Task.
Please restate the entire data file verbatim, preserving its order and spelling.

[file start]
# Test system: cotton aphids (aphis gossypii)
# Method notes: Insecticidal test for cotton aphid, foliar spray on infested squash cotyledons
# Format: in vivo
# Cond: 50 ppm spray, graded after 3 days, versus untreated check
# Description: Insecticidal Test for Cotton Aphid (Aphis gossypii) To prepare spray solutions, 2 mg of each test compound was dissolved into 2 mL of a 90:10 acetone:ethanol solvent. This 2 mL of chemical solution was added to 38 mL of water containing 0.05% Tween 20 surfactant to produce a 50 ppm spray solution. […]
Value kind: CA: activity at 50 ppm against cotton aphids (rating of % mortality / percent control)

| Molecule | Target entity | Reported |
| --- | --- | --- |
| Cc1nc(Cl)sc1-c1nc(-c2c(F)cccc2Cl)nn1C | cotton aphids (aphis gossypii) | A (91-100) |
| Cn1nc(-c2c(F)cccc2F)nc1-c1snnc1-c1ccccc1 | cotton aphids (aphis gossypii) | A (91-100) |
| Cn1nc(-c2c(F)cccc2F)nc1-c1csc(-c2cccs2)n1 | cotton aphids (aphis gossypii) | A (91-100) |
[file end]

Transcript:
# Test system: cotton aphids (aphis gossypii)
# Method notes: Insecticidal test for cotton aphid, foliar spray on infested squash cotyledons
# Format: in vivo
# Cond: 50 ppm spray, graded after 3 days, versus untreated check
# Description: Insecticidal Test for Cotton Aphid (Aphis gossypii) To prepare spray solutions, 2 mg of each test compound was dissolved into 2 mL of a 90:10 acetone:ethanol solvent. This 2 mL of chemical solution was added to 38 mL of water containing 0.05% Tween 20 surfactant to produce a 50 ppm spray solution. […]
Value kind: CA: activity at 50 ppm against cotton aphids (rating of % mortality / percent control)

| Molecule | Target entity | Reported |
| --- | --- | --- |
| Cc1nc(Cl)sc1-c1nc(-c2c(F)cccc2Cl)nn1C | cotton aphids (aphis gossypii) | A (91-100) |
| Cn1nc(-c2c(F)cccc2F)nc1-c1snnc1-c1ccccc1 | cotton aphids (aphis gossypii) | A (91-100) |
| Cn1nc(-c2c(F)cccc2F)nc1-c1csc(-c2cccs2)n1 | cotton aphids (aphis gossypii) | A (91-100) |